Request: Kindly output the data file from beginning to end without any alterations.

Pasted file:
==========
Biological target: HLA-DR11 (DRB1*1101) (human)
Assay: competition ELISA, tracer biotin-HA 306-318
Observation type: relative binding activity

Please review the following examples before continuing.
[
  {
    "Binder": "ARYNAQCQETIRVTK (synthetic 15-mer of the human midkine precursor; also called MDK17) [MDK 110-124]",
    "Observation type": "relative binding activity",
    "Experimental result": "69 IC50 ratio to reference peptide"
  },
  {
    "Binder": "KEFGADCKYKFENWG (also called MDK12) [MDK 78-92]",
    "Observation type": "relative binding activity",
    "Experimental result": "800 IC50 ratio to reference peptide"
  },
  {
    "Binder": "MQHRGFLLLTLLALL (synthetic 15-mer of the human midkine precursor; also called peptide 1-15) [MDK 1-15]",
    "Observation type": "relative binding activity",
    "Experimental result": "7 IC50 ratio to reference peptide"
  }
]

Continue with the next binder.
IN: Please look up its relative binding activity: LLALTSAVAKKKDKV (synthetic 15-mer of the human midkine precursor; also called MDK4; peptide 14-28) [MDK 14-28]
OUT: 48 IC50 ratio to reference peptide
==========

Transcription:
Biological target: HLA-DR11 (DRB1*1101) (human)
Assay: competition ELISA, tracer biotin-HA 306-318
Observation type: relative binding activity

Please review the following examples before continuing.
[
  {
    "Binder": "ARYNAQCQETIRVTK (synthetic 15-mer of the human midkine precursor; also called MDK17) [MDK 110-124]",
    "Observation type": "relative binding activity",
    "Experimental result": "69 IC50 ratio to reference peptide"
  },
  {
    "Binder": "KEFGADCKYKFENWG (also called MDK12) [MDK 78-92]",
    "Observation type": "relative binding activity",
    "Experimental result": "800 IC50 ratio to reference peptide"
  },
  {
    "Binder": "MQHRGFLLLTLLALL (synthetic 15-mer of the human midkine precursor; also called peptide 1-15) [MDK 1-15]",
    "Observation type": "relative binding activity",
    "Experimental result": "7 IC50 ratio to reference peptide"
  }
]

Continue with the next binder.
IN: Please look up its relative binding activity: LLALTSAVAKKKDKV (synthetic 15-mer of the human midkine precursor; also called MDK4; peptide 14-28) [MDK 14-28]
OUT: 48 IC50 ratio to reference peptide